• FIRST GAME: Sept. 2 (v. Pittsburgh)

In a rematch of the original BCS Buster, Utah has a chance to show their win in the 2005 Fiesta Bowl over the Pitt Panthers was no fluke. Of course, since that game, they’ve seen one head coach leave to win two national championships at Florida, returned to the BCS with their current head coach (stunning vanquished SEC Championship contestant Alabama in the 2009 Sugar Bowl in the process) and now have earned so much respect that next year they’ll no longer even be a challenger to bust the BCS thanks to their invitation to join the Pac-10. So after a ten-win season in 2009 achieved despite losing some core players from their Sugar Bowl team and retooling with youth, the Utes return for their last Mountain West season aiming to go out with a bang before their time as an outsider runs out.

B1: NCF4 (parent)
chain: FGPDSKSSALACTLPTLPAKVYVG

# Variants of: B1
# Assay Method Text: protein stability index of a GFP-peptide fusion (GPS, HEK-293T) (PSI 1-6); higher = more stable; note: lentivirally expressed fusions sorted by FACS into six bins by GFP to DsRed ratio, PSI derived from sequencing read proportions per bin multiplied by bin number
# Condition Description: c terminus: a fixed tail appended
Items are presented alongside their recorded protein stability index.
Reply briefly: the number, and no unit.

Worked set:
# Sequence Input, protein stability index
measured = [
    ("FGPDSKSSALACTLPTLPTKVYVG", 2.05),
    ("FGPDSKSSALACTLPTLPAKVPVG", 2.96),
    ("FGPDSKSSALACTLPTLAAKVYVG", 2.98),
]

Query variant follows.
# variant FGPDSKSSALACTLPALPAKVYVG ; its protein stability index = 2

The Utes should have a much better offense now that they’ve settled on Jordan Wynn as their starter. Last year he and Terrance Cain fought it out to replace Brian Johnson as the new Utah quarterback; after Cain faltered in their November contest at home against Wyoming, Wynn came into the game and lead the Utes to the comeback victory. Since that point he never looked back and grabbed hold of the starting job. His only losses from a 5-2 record as the offense’s leader were at TCU and at BYU, and with six teammates returning from last year’s first-string offense Wynn should be able to settle in for his first full season comfortably. The defense, however, must find replacements at seven positions from a unit that was amongst the top 25 in college football last year. As long as the offensive gains outpace the inevitable statistical backslide on defense, this team should be right there in the hunt for another BCS Buster appearance that would further validate their call up to the big league on the Pacific coast…